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The term toreutics, relatively rare in English, refers to artistic metalworking - hammering gold or silver (or other materials), engraving, or using repoussé and chasing to form minute detailed reliefs or small engraved patterns. Toreutics can include metal-engraving – forward-pressure linear metal removal with a burin.
Toreutics claims great antiquity. It was practised in the Bronze Age and was well established centuries before the shaft graves. Toureutic items of special quality from the Iron Age are the Certosa situla from Italy and from Slovenia the Vače situla and the Vače belt-plate. Toreutics flourished to an unusual degree among the peoples of Asia Minor, Assyria, Babylon, and passed from thence to ancient Persia. One spectacular example of the direct influence of Persia in toreutics is believed to be the Treasure of Nagyszentmiklós found in Transylvania in 1799, and considered to be work of Old Bulgarian gold smiths. It consists of 23 vessels and has been attributed to Attila's Huns, the Avars and Pechenegs. The majority of scholars however, consider it Bulgarian (Proto-Bulgarians, Bulgars), because of its runic inscriptions.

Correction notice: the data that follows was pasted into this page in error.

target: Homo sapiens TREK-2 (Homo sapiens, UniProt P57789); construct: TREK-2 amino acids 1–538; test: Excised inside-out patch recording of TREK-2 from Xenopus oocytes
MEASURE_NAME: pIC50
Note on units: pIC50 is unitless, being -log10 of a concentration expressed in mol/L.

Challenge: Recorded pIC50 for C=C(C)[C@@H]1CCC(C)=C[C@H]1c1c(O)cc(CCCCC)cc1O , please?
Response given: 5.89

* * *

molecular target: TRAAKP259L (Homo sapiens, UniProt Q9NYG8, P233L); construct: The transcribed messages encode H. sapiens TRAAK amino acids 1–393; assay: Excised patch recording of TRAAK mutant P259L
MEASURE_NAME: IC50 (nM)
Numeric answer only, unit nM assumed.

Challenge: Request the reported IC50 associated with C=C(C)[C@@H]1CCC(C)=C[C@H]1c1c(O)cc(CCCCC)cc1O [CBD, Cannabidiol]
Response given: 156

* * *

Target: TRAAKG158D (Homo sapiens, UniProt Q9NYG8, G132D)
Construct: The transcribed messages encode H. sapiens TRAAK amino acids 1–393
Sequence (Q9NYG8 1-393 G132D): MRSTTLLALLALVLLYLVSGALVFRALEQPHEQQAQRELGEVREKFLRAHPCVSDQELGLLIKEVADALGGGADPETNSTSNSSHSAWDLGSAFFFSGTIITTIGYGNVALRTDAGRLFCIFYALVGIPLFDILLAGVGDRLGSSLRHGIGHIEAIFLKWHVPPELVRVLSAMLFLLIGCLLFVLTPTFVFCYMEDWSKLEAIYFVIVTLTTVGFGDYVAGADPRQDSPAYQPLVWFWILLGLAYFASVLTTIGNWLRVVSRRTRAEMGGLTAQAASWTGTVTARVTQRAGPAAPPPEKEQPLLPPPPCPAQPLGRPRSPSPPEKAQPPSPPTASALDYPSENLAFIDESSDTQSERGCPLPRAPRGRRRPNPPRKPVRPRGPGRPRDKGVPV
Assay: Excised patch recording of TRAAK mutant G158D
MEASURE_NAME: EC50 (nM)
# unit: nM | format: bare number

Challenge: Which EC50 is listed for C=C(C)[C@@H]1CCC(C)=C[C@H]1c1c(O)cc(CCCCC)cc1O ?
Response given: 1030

Toreutics comes from Greek toreutikos: of metal work; from toreutos: worked in relief; from toreuein; to work in relief; from toreus: a boring tool, Proto-Indo-European *terə-. The art of working metal or other materials by the use of embossing and chasing to form minute detailed reliefs. The origin of 'toreutics' goes back to 1830–40; < Gk toreutikós, equiv. to toreú(ein) to bore, chase, emboss (v. deriv. of toreús graving tool) -tikos.
- Greek style, Inscriptions on toreutics
- Achaemenid–Persian–Sassanid style, Christian toreutics, Folk craftsmanship, Bulgaria
- Beaten copper (Tibet)
- Tsuba gold toreutics (1860) Mito school.
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